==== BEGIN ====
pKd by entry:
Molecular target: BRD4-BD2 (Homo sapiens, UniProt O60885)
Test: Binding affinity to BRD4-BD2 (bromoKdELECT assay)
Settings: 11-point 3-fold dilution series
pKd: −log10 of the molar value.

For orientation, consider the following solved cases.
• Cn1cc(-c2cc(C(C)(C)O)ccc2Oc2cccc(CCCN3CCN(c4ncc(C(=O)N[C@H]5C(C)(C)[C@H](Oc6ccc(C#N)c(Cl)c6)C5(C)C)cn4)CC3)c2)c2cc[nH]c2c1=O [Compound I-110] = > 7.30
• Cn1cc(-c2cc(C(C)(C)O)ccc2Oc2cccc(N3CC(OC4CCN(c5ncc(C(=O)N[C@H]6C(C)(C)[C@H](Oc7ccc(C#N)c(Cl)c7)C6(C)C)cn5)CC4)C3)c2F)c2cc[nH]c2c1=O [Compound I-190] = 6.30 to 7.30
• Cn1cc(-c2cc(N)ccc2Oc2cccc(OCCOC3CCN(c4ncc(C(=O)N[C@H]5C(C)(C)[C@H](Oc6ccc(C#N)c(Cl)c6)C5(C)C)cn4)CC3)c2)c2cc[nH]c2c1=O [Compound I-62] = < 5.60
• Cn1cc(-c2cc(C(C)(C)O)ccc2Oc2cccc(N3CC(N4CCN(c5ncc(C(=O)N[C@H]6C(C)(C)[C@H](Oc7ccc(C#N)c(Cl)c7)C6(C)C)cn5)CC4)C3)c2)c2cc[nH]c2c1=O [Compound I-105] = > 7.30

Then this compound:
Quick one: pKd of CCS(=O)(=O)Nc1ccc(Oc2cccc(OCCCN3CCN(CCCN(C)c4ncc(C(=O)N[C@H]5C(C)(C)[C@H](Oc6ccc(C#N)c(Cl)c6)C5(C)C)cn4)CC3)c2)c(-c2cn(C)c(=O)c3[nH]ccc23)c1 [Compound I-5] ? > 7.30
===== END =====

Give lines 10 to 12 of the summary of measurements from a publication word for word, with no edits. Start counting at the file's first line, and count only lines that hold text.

• Cn1cc(-c2cc(C(C)(C)O)ccc2Oc2cccc(N3CC(N4CCN(c5ncc(C(=O)N[C@H]6C(C)(C)[C@H](Oc7ccc(C#N)c(Cl)c7)C6(C)C)cn5)CC4)C3)c2)c2cc[nH]c2c1=O [Compound I-105] = > 7.30

Then this compound:
Quick one: pKd of CCS(=O)(=O)Nc1ccc(Oc2cccc(OCCCN3CCN(CCCN(C)c4ncc(C(=O)N[C@H]5C(C)(C)[C@H](Oc6ccc(C#N)c(Cl)c6)C5(C)C)cn4)CC3)c2)c(-c2cn(C)c(=O)c3[nH]ccc23)c1 [Compound I-5] ? > 7.30